“Why is Ruby Payne pop­u­lar?” he asked. “It’s a safe place to go. When you’ve de­ter­mined kids are poor, there’s noth­ing you as a teacher can do about that. When you deal with race, it’s about how we per­pet­u­ate racism and how that gets in the way of higher stu­dent per­for­mance.”

Payne said she doesn’t fo­cus on race in part be­cause of her skin color. “The real is­sue is that I am white, and there’s a huge be­lief out there that if you’re white, you can’t talk about poverty and race,” she said.

To es­tab­lish Payne’s cre­den­tials, her com­pany has con­ducted re­search that at­tempts to show that the au­thor-con­sul­tant has helped boost scores on state stan­dard­ized ex­ams. The study, draw­ing on data from five states, found that 63 per- cent of the stu­dents in classes with “high fi­delity” to Payne’s tenets had greater growth on their math exam scores over a two-year pe­riod than stu­dents who were in “low-fi­delity” classes. On read­ing ex­ams, 78 per­cent of stu­dents in Payne-in­flu­enced classes had greater growth.

Crit­ics say th­ese find­ings have not been re­viewed by in­de­pen­dent ex­perts.

In Prince William, Payne has in­flu­enced many ed­u­ca­tors. Prin­ci­pal Joanne Alvey of Marum­sco Hills El­e­men­tary — where nearly 70 per­cent of stu­dents are.eco­nom­i­cally dis­ad­van­taged — cred­its Payne’s work among many fac­tors that helped her school re­cently meet the aca­demic stan­dards of No Child Left Be­hind.

Alvey said she bought some of Payne’s lit­er­a­ture for her staff even be­fore school of­fi­cials sent the teach­ers for countywide train­ing.

“We talk in Ruby Payne terms all the time. What’s re­ally im­por­tant is the teacher hav­ing a re­la­tion­ship with the chil­dren. Chil­dren in poverty tend not to work for grades, but they work for the teacher,” Alvey said. “An­other thing I dis­cov­ered is how they ad­dress adults. Chil­dren of poverty don’t gen­er­ally know how to do that. We have to teach them that.”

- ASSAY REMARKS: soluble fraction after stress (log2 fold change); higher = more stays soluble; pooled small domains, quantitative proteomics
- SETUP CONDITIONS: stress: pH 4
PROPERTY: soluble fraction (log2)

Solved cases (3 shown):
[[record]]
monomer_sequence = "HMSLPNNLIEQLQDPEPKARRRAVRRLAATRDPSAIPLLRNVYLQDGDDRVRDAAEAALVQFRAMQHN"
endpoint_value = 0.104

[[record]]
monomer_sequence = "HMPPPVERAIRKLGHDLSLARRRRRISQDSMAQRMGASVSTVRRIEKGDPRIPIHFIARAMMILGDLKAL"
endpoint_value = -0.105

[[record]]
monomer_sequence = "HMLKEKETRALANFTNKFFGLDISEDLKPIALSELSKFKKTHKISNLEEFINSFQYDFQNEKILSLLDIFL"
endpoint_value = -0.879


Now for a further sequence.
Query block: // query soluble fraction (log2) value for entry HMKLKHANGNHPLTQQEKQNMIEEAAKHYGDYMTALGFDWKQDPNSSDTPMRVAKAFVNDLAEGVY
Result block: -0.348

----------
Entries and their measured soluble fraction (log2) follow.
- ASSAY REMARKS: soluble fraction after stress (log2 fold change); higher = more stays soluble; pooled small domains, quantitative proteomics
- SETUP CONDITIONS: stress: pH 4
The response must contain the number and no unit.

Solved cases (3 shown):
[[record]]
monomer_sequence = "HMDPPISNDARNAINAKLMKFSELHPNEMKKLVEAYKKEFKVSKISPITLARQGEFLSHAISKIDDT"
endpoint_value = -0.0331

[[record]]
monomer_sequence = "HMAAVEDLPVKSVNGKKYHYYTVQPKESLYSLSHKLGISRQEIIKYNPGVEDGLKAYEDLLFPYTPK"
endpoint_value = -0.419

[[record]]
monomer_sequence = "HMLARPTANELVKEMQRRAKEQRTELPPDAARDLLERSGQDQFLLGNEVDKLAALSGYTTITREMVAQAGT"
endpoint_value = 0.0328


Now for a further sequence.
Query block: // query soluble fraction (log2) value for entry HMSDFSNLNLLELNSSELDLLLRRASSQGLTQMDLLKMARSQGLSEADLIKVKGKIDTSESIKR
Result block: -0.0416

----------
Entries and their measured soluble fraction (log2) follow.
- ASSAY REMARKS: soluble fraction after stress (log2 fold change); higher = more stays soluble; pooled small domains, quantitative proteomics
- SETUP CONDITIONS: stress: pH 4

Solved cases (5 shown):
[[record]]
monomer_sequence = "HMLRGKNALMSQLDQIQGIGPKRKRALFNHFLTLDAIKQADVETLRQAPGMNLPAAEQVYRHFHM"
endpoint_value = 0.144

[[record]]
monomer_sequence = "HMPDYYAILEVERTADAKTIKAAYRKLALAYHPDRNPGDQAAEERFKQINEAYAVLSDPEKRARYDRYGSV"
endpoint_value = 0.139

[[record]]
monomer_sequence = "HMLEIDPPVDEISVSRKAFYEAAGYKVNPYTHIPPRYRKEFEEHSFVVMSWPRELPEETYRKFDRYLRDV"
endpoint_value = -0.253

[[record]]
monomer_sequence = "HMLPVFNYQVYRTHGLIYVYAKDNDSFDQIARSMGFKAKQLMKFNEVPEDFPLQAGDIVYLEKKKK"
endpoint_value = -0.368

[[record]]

Rita E. Goss, prin­ci­pal of Dum­fries El­e­men­tary, where about 65 per­cent of stu­dents are eco­nom­i­cally dis­ad­van­taged, said Payne’s work has helped her and her staff un­der­stand what goes on in low-in­come homes and why some stu­dents mis­be­have in class.

“She talks in her book about gen­er­a­tional poverty, like back­ground noise and the TV al­ways be­ing on, how it’s al­ways im­por­tant to show their per­son­al­ity and to en­ter­tain and tell sto­ries,” Goss said. “You may as­sume that kids have cer­tain knowl­edge of the rules and how to adapt to [school] but, in fact, they re­ally don’t.”

But de­bate about Payne is grow­ing in Prince William. “I don’t know the last time Ruby Payne stepped out­side the Ruby Payne at­mos­phere,” said Pam Bum­stead, a sev­enth-grade lan­guage arts teacher at Po­tomac Mid­dle School. “We have kids whose par­ents are al­co­holics, kids whose par­ents are in jail and kids whose par­ents who live in McMan­sions, and those three dif­fer­ent kids can come to school with the same prob­lems.”

Vic­tor Martin, the county’s su­per­vi­sor of mul­ti­cul­tural ed­u­ca­tion, is try­ing to de­ter­mine what to do with Payne’s ma­te­ri­als. As he led ad­min­is­tra­tors last month in a dis- cus­sion of her work, Martin won­dered aloud about Payne’s “hid­den rules” of poverty.

He took is­sue with one con­clu­sion in the “Frame­work” book: “The noise level is high (the TV is al­ways on and ev­ery­one may talk at once).”

“As a per­son that comes from poverty my­self, I look at th­ese ‘hid­den rules’,” Martin said. “The noise level in my home wasn’t high. My dad worked shift work, and if he was sleep­ing and if you had TV on — there [would be] no en­ter­tain­ment.”

Martin asked: “How is that in­for­ma­tion be­ing fil­tered? Like, ‘Well, that child is loud be­cause he’s poor’?”

Ruby K. Payne teaches about how poverty af­fects learn­ing.

PHO­TOS BY GER­ALD MARTINEAU — THE WASH­ING­TON POST

Prince William County teach­ers and ad­min­is­tra­tors meet to dis­cuss Payne’s works af­ter ques­tions were raised about the au­thor’s gen­er­al­iza­tions about life in poverty. Some say they worry about her stand­ing among aca­demics, some of whom say her works are rid­dled with un­ver­i­fi­able as­ser­tions.

Vic­tor Martin, Prince William’s su­per­vi­sor of mul­ti­cul­tural ed­u­ca­tion, is try­ing to de­ter­mine what to do with Payne’s ma­te­ri­als. He ques­tions the au­thor’s con­clu­sions and won­ders about how her in­for­ma­tion is fil­tered.